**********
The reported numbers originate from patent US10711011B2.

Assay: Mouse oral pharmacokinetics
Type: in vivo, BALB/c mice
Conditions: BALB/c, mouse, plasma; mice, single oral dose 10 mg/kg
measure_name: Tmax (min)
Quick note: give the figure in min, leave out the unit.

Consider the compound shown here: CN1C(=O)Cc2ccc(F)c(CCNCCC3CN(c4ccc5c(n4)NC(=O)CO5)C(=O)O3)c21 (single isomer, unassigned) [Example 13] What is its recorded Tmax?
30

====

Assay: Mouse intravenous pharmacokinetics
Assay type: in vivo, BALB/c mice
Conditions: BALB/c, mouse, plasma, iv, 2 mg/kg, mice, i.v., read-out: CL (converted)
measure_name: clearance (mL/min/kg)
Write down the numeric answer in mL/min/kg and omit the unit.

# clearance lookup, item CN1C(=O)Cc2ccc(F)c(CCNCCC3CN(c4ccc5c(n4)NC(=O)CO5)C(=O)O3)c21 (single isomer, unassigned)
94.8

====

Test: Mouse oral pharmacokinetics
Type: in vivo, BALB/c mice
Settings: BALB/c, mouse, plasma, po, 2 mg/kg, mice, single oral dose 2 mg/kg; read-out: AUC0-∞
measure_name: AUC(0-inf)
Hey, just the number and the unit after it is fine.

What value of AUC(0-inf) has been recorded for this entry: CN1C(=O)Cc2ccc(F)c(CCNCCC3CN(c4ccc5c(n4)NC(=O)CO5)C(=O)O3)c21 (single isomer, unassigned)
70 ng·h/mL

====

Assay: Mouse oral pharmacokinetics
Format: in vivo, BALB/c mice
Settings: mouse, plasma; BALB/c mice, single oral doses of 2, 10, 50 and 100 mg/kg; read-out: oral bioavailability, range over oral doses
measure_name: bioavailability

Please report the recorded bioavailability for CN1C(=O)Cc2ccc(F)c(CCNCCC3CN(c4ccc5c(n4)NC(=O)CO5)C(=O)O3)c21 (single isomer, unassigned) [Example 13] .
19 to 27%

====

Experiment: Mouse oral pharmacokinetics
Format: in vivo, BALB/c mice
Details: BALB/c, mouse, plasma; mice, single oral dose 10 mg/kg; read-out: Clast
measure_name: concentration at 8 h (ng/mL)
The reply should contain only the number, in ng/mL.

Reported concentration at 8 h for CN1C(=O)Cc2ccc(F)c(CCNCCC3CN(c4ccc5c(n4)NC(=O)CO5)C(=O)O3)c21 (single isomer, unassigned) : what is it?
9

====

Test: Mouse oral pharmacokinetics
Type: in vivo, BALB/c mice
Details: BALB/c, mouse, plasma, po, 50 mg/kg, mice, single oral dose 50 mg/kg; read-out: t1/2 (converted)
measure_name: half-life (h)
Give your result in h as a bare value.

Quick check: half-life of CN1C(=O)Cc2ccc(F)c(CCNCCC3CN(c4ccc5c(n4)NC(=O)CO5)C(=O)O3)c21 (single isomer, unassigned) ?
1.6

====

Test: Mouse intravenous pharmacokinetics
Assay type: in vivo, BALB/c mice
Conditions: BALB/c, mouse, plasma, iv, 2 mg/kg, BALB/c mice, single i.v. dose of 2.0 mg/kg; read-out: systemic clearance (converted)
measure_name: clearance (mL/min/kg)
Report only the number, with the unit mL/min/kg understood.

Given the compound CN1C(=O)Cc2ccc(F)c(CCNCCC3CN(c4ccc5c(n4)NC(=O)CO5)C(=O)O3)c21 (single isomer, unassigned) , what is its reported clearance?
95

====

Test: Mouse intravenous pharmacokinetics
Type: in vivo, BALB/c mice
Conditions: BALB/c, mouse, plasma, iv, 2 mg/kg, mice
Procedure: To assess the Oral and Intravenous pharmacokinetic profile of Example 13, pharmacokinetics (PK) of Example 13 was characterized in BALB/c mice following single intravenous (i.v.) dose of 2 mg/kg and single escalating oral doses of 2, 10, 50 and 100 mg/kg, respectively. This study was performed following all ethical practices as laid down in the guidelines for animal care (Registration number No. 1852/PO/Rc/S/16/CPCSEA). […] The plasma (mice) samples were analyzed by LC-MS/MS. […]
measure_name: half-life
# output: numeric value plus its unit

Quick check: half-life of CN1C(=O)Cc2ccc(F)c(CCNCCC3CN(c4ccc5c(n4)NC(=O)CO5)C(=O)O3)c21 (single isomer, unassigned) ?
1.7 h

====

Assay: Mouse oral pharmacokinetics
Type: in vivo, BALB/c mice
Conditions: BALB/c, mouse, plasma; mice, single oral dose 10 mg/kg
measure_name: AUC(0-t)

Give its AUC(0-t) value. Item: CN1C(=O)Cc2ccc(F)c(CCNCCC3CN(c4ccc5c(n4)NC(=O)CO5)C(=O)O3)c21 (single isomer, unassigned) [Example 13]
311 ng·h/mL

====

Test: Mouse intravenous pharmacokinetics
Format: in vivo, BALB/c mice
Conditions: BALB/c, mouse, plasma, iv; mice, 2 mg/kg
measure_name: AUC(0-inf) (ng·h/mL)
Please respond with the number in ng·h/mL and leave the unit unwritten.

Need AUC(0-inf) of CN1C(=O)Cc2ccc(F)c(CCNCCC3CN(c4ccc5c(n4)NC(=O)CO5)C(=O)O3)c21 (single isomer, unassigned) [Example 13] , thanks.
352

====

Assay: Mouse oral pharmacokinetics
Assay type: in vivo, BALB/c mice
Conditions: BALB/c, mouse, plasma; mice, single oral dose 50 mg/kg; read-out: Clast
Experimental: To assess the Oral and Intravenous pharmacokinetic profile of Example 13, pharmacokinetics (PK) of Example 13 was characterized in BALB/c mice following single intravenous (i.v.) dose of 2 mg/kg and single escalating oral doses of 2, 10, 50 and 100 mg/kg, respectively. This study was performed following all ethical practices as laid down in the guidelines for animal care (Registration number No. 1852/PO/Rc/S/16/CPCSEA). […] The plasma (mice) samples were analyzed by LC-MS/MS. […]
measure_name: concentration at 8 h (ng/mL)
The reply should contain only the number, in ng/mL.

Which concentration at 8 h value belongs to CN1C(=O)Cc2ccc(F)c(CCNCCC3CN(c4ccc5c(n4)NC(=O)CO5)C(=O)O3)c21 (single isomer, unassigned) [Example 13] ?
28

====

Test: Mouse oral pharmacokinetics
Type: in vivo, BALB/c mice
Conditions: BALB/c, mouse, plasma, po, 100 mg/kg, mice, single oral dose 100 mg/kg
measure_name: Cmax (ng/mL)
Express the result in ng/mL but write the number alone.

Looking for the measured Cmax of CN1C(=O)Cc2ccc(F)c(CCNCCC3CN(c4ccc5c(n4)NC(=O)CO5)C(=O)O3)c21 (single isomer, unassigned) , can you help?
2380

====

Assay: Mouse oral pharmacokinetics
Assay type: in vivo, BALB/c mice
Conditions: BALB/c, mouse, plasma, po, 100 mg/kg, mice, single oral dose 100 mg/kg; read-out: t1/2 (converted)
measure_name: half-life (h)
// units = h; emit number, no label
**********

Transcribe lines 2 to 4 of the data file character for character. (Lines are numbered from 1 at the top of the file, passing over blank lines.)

Assay: Mouse oral pharmacokinetics
Type: in vivo, BALB/c mice
Conditions: BALB/c, mouse, plasma; mice, single oral dose 10 mg/kg